In the Middle Ages, the island of Konevets (Konevitsa or Kononsaari in Finnish) was considered holy by the Finnish tribes who particularly revered a huge boulder in the shape of a horse's skull, weighing more than 750 tons. This boulder is known as Kon’-Kamen’ (literally, "Steed-Stone") and gives its name to the island.
The Konevsky monastery was founded around 1393 by St. Arseny Konevsky, who wished to convert pagan Karelians to Christianity. The location of the monastery was changed several times, in order to avert floods. The church of the Nativity of the Theotokos was founded by St. Arseny in 1428; it was at this church that the monastery's main shrine was placed. It was a miraculous image of Mother of God, brought by St. Arseny from Mount Athos and representing Christ playing with a dove nestling, symbolizing spiritual purity.
Like the Valaam Monastery, the abbey at Konevets was known for its missionary activities. The Swedes captured the island during the Ingrian War, forcing the monks to retreat to Novgorod. Only after Russia retook the territory in the course of the Great Northern War they were allowed to reclaim their ancient possessions in Konevets. The revived cloister depended upon Novgorod until 1760, when it was officially recognized as a separate monastic establishment.
In 1812, after the Finnish War the monastery administratively became part of the newly formed Grand Duchy of Finland, along with the rest of "Old Finland". The golden age of the monastery came with the 19th century, when its fame spread to the imperial capital and the island was visited by eminent visitors from Saint Petersburg, including Alexandre Dumas and Fyodor Tyutchev. A 1873 essay by Nikolai Leskov describes his impressions from the monastery.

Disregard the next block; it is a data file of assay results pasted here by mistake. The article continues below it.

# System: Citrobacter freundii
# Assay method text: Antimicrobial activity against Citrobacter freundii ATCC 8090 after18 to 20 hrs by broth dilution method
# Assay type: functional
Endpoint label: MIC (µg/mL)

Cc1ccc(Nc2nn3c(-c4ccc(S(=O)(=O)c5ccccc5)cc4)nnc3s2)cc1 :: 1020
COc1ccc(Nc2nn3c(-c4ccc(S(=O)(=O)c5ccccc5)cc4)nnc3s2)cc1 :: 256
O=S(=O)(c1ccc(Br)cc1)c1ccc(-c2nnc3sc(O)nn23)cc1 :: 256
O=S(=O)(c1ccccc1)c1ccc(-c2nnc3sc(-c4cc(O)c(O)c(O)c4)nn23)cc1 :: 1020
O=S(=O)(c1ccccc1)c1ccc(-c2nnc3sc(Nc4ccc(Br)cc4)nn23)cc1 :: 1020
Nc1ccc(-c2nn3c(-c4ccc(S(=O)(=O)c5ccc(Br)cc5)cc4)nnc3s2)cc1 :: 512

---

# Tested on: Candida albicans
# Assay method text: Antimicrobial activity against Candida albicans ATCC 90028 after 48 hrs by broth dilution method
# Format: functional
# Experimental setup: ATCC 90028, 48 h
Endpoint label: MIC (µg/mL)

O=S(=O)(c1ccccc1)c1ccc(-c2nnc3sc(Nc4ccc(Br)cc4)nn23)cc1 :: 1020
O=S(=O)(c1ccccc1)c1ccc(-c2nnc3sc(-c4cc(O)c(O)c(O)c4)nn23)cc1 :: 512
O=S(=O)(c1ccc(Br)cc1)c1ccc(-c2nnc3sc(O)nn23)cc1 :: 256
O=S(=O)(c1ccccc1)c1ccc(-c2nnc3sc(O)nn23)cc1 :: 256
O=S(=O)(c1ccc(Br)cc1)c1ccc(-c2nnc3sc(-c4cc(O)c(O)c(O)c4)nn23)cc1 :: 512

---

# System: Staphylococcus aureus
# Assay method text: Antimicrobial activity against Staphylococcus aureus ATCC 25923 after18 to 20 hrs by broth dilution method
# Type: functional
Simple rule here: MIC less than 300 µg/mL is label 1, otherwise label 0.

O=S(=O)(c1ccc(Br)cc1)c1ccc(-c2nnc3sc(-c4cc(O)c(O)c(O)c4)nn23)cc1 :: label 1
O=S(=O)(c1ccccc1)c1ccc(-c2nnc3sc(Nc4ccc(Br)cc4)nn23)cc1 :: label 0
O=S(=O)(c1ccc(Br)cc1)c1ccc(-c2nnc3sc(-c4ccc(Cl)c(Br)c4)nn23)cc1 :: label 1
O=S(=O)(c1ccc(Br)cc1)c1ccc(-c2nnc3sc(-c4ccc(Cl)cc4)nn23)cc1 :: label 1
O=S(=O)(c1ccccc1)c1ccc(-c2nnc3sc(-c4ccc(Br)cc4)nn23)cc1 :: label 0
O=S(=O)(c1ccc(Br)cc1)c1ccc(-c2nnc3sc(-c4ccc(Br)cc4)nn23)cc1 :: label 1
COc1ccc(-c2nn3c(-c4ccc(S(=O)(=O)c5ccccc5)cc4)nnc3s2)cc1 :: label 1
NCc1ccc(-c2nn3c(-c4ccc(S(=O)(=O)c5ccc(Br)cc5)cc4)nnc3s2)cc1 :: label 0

As a consequence of its high profile, the monastic community could fund extensive building projects, starting with the construction of a new cathedral in 1800–09. This huge two-storey eight-pillared building was designed by a local starets. It is surmounted by five octagonal drums bearing five blue bud-shaped domes. The same style is applied to the three-storey belltower (1810–12), rising to the height of 35 meters. Several other churches, a quay and an inn were added in the course of the century. Two sketae were set up to mark the ancient locations of the monastery.
After the Russian Revolution of 1917, the monastery passed to the newly independent Finland, and came under the jurisdiction of the autonomous Finnish Orthodox Church under the Ecumenical Patriarchate of Constantinople. The island was fortified by the Finnish military, and the inn was expropriated to house a regiment staff. During the Winter War and Continuation War the monastery buildings were damaged. On 13 March 1940 the Winter War ended. The previous day the monks had been evacuated to the interior of Finland, taking the holy icon with them, but leaving the iconostasis, church bells, and the library. Another personal possession of St. Arseny, the Konevsky Psalter, dated to the 14th century, was sent to the Russian National Library. In 1940, the monks bought an estate named Hiekka (‘Sands’) from the Saastamoinen company in Keitele, and the monastery continued to function there until 1956.